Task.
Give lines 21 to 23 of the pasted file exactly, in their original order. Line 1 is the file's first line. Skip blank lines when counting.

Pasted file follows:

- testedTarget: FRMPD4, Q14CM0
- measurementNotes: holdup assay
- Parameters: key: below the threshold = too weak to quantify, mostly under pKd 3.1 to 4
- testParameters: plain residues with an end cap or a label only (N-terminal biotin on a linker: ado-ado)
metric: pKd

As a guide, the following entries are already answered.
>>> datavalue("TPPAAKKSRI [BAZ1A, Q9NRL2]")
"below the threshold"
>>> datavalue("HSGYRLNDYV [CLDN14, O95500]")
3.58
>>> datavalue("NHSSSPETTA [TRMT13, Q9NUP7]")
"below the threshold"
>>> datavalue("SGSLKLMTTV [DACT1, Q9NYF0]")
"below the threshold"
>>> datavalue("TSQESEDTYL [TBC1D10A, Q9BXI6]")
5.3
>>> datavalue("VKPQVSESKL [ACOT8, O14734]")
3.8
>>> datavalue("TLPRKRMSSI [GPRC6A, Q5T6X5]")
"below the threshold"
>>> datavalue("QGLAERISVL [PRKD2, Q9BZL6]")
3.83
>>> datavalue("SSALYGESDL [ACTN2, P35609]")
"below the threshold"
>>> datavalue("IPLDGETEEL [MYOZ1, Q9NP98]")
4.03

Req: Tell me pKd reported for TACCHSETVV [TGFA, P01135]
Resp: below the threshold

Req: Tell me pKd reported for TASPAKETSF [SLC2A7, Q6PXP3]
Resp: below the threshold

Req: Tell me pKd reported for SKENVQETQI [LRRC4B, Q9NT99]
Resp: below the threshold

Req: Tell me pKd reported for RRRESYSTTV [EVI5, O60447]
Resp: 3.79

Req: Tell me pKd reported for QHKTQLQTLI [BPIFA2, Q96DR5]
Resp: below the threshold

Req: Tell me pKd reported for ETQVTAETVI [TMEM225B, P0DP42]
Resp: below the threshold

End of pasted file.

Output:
>>> datavalue("QGLAERISVL [PRKD2, Q9BZL6]")
3.83
>>> datavalue("SSALYGESDL [ACTN2, P35609]")